Nasa successfully inflated its first expandable space station module in May in an attempt to find cheaper ways to put equipment and people into orbit. How will blow-up modules change space?
It took just a matter of hours to move into position but caution dictated it would take almost a month before the first astronauts could venture inside the Bigelow Expandable Activity Module (Beam). In early April, the long arm of the manipulator on board the International Space Station (ISS) pulled the Beam from the SpaceX Dragon cargo capsule carrying it and moved it into position the same day. But Nasa waited until late May before pumping air into Beam to make it ready for inspection.
At a pre-launch press conference held at Kennedy Space Center, Jason Crusan, director of Nasa’s advanced exploration systems division, had explained that everything would be “done slowly” because Nasa had “never tried an expandable at ISS before”. Perhaps the audience had expectations a little quicker than an inflation procedure that allowed air into the module one second at a time, taking more than nine hours to complete, but that’s the difference between space fact and fiction.
The mass issue
So what is the point of using expandable modules? In common with anything sent into space, it’s all about mass. Mass costs money when it comes to buying a launch.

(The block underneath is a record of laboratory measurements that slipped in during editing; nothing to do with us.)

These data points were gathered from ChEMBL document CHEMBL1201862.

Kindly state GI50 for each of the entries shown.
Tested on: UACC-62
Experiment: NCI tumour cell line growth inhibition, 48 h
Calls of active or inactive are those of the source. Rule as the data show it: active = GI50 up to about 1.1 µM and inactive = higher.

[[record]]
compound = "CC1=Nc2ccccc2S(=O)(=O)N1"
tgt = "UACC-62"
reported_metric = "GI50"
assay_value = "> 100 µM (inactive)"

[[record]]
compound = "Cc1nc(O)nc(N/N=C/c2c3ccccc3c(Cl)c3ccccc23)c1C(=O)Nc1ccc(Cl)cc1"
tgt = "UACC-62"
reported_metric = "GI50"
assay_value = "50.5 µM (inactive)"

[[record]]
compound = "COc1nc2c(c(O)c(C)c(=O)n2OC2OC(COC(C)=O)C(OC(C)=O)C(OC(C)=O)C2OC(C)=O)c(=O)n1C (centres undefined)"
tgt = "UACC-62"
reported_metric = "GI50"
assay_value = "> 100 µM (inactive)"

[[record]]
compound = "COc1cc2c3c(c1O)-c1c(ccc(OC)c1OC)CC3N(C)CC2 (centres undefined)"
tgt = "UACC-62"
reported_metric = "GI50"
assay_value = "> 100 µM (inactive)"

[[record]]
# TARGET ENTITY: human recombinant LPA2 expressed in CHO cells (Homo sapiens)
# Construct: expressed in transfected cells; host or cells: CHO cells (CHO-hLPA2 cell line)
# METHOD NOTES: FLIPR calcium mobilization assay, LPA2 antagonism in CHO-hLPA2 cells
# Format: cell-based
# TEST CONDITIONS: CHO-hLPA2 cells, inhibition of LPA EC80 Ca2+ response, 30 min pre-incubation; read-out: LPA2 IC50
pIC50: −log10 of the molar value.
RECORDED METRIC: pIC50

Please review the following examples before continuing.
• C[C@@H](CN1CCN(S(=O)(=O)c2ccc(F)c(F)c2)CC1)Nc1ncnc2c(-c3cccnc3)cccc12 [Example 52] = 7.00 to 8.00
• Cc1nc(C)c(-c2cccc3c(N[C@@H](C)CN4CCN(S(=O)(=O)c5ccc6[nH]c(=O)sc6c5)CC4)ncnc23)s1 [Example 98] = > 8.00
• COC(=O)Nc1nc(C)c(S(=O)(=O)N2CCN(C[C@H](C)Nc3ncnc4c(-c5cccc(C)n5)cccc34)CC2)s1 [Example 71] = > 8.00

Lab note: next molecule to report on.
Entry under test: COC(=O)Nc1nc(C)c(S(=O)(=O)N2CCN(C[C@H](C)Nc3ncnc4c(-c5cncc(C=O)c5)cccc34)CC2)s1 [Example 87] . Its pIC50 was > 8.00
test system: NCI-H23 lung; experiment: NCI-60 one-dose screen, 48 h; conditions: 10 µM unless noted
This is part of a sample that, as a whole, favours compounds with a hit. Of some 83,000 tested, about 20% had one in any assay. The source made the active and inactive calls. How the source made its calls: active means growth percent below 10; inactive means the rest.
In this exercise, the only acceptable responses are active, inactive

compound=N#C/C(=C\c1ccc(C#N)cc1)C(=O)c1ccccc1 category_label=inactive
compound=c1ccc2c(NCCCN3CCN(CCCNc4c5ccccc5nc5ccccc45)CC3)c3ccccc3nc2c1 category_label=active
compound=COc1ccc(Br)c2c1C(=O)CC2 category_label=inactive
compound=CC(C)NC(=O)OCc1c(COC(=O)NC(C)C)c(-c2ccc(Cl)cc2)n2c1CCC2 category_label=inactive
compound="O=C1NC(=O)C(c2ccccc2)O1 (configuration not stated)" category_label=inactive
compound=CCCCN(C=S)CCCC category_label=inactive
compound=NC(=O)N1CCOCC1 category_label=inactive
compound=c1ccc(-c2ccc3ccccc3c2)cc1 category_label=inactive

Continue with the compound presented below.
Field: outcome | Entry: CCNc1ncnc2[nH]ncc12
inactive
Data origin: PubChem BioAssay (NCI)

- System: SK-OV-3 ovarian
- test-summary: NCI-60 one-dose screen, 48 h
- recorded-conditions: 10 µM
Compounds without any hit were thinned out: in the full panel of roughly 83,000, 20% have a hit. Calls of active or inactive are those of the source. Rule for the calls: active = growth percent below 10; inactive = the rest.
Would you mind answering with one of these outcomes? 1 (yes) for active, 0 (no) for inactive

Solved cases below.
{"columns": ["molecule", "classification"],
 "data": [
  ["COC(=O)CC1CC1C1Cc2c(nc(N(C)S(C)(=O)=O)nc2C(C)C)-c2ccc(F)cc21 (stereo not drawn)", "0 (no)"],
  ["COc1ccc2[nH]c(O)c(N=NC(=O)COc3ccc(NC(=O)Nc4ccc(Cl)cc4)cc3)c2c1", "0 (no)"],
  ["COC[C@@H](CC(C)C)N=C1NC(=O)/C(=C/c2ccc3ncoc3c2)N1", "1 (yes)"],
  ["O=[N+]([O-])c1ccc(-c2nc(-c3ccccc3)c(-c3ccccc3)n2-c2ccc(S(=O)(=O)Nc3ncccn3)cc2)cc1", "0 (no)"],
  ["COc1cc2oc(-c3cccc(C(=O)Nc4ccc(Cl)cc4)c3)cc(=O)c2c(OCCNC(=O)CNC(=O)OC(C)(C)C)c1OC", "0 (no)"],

Arguably the most challenging aspect of developing a space-based infrastructure is lifting the hardware out of the Earth’s gravity well. So the engineers examine anything they design to see if they can reduce its mass. The standard solutions are to limit the mass of supporting structures, use materials with higher strength-to-mass ratios (such as composites) and reduce the component count wherever possible.
The basic structures of habitable space station modules present big problems. They must be large enough to provide a useful working environment but also strong enough to protect crews from space radiation and impacts from micrometeoroids and orbital debris. The results so far are based on cramped metal cylinders.